Want to educate yourself? Visit a prison
December 22, 2004
BY CAROL MARIN SUN-TIMES COLUMNIST
Crazy as it seems, when we decorate for Christmas at our house we always talk about prison. It's part of our holiday tradition and something I cherish.
There are a dozen or more boxes we bring in from the garage. Some are packed with ornaments and lights. Others are crammed full of Christmas kitsch. There's the musical Santa in a rocking chair my mother gave me years ago. And toy soldiers and old Ninja turtle Christmas decorations from when the boys were little.
But there's always one box that is different from the rest. It's the one with the mailing label still on it that reads: Dwight Correctional Center.
Dwight is the maximum security women's prison about 75 miles south of Chicago. From the road, it looks like an old stone castle stuck in a cornfield. But on closer examination, you begin to see the razor wire across the top of the fencing, the metal doors and the reinforced glass.
It's hard to imagine that anything beautiful can come out of a place so forbidding and austere, and yet every Christmas I'm reminded that something can and does.
Inside the cardboard box with the Dwight mailing label is an exquisite handmade Christmas village, 14 little buildings made with white yarn woven through plastic webbing. Houses with porches. Churches with bell towers.
It was made by former Death Row inmate Guin Garcia, a convicted double-murderer whom I met in the spring of 1995.
She was scheduled for execution by lethal injection in January 1996.
She had dropped all her appeals, refusing, in her words, to ''beg'' for her life. But at the 11th hour, Gov. Jim Edgar stopped the clock and commuted her sentence to natural life behind bars.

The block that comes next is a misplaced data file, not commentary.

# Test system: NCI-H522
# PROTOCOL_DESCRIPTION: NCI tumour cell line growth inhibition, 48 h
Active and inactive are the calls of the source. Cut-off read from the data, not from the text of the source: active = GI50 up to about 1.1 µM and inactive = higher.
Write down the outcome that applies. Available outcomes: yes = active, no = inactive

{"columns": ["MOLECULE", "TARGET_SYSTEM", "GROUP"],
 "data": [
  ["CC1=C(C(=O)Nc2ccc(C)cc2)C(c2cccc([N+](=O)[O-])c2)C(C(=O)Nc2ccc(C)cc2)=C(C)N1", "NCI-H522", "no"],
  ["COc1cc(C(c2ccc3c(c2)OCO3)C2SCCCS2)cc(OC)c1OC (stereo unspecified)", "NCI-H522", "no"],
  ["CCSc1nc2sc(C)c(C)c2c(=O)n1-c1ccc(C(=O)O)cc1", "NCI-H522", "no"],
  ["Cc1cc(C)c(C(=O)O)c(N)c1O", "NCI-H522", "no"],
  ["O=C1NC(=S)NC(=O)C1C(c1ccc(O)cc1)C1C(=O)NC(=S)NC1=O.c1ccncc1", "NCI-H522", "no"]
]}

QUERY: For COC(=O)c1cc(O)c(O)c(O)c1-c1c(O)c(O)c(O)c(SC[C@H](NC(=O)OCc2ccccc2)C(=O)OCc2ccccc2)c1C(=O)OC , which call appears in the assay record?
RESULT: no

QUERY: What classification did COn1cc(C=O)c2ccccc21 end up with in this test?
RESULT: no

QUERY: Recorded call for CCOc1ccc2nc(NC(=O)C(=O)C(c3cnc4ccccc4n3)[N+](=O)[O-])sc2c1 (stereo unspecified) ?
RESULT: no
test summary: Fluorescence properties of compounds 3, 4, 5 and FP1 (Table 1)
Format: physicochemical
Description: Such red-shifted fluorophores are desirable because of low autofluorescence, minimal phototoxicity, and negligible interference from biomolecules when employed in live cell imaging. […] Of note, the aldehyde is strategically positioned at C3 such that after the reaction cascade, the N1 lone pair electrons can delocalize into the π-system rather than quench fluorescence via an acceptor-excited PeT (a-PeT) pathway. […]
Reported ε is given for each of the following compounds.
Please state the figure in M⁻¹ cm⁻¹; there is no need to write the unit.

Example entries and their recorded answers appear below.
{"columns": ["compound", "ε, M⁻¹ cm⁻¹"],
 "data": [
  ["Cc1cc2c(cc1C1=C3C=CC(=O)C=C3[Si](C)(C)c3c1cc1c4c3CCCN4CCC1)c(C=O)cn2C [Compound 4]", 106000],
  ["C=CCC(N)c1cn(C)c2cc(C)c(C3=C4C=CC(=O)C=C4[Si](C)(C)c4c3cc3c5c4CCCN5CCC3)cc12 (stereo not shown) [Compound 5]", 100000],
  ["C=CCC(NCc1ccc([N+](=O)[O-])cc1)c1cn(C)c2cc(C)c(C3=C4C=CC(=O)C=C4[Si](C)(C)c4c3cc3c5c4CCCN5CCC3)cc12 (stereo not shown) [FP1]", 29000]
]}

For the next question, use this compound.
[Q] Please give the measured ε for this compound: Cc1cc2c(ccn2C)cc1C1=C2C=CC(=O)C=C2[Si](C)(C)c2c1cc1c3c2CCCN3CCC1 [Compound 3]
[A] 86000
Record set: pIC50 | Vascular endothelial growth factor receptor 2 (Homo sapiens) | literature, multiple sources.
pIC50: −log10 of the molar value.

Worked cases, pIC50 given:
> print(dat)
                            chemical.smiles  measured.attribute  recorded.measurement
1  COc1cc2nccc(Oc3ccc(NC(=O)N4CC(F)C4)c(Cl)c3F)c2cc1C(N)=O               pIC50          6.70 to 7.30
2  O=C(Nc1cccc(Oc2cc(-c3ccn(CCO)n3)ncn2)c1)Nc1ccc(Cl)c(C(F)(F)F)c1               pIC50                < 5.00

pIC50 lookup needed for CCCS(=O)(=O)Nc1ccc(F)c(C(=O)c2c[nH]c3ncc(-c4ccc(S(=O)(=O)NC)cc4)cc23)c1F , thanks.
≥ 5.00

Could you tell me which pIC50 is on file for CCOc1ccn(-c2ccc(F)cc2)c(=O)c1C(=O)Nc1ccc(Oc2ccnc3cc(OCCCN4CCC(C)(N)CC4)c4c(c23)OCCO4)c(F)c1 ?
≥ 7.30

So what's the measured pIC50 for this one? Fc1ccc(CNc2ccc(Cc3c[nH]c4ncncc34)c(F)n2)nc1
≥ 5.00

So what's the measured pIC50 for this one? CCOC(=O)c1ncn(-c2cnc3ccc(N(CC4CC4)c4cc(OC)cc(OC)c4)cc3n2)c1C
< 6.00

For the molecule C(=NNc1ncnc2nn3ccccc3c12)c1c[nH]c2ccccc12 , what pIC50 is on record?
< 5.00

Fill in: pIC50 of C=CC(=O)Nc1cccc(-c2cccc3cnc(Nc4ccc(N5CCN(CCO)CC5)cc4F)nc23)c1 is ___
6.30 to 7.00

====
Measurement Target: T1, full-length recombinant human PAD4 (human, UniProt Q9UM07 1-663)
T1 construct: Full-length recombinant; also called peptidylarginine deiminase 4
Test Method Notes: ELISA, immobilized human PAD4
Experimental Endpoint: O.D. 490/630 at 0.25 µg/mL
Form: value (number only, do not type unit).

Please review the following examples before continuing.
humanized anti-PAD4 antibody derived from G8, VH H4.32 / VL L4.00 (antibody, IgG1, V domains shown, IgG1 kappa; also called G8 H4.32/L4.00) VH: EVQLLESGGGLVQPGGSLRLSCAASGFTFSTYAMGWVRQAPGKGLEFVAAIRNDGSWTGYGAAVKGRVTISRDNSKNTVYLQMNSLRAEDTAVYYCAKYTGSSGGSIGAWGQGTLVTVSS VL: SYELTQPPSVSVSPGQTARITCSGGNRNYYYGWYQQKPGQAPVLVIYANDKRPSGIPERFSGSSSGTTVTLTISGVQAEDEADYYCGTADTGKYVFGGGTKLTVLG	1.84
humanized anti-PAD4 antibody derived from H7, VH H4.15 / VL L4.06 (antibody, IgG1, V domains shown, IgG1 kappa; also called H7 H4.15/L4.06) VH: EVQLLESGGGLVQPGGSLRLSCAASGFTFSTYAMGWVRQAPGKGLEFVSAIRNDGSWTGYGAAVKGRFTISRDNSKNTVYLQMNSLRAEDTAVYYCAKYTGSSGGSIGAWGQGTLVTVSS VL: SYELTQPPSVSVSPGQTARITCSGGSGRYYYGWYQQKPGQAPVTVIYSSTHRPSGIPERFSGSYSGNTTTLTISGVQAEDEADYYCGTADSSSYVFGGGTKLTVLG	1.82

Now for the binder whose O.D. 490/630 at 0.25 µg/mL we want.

We still talk every couple of weeks when she calls collect. And every so often I drive down to see her. Guin is 46 now. She is tall and thin and still striking.
The younger inmates call her ''Granny,'' partly because her dark hair is more and more mixed with gray. And partly because prisons are communities and older inmates, especially lifers like Guin, end up being surrogate parents for young, first offenders. Some of them, Guin notes, are the children of addicts who lack even basic skills like using silverware or taking care of their own personal hygiene.
And when it comes to inmates, there are more and more of them.
''If you count everyone under state prison jurisdiction, county lockups plus parolees,'' says Paula Wolff of the public policy group Metropolis 2020, ''you have 235,000 people -- enough to qualify as the second-largest city in the state.''
Second, consider this. In the next year, a record 42,000 of those inmates are getting out. And unless we do something to address the problem, more than half of that number will be back in jail within three years. That's because they come out, most of them, just as uneducated, untrained and unprepared as when they went in.
Why should we care?
Let's forget about the human cost for a moment and just talk money. Paula Wolff says, ''One out of every 20 dollars in the general revenue fund goes to the Department of Corrections.'' It's staggering. For just one juvenile, it costs $60,000 a year. For the women at Dwight, it's $32,000 a year. At a minimum, for men at Stateville, it's $22,000 a year.
Given the budget crisis facing the State of Illinois, given the budget crisis in all of our schools, we have an urgent reason to do a better job of repatriating felons. That means education, vocational training and drug rehabilitation.
The Blagojevich administration has just launched a massive statewide task force to find a way to stop newly released inmates from committing more crimes and start building new lives. This shouldn't be treated as pie in the sky, but as something absolutely essential to public safety and fiscal sanity.
And if you haven't made a New Year's resolution yet, here's a thought. Go visit a prison. If nothing else, just to know more about where your money goes.
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